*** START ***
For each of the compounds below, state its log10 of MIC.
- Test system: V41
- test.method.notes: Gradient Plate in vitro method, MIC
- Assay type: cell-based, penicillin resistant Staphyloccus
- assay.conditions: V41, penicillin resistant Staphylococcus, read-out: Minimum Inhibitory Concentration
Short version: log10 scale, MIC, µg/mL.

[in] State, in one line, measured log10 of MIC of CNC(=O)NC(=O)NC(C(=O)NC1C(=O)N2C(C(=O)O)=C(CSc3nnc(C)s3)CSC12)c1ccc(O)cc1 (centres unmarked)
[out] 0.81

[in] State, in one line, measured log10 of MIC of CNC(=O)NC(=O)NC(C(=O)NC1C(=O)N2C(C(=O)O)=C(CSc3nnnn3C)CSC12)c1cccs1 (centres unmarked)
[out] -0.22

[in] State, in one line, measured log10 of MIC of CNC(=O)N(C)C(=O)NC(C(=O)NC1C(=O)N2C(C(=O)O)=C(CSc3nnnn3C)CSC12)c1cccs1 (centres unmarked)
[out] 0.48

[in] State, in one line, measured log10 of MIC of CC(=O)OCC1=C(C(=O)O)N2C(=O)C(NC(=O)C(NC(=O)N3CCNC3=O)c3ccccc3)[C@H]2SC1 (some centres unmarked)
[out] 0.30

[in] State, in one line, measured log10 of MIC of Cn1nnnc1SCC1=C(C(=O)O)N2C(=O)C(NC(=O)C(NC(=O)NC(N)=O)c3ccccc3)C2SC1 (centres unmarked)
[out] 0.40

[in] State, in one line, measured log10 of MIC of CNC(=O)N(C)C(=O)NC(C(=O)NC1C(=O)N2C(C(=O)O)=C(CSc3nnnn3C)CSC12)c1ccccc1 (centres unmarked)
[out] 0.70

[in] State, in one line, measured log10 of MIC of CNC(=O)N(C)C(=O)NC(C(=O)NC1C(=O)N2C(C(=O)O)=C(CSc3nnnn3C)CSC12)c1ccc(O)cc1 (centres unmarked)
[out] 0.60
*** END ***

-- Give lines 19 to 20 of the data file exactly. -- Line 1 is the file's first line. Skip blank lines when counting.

[in] State, in one line, measured log10 of MIC of CNC(=O)N(C)C(=O)NC(C(=O)NC1C(=O)N2C(C(=O)O)=C(CSc3nnnn3C)CSC12)c1ccc(O)cc1 (centres unmarked)
[out] 0.60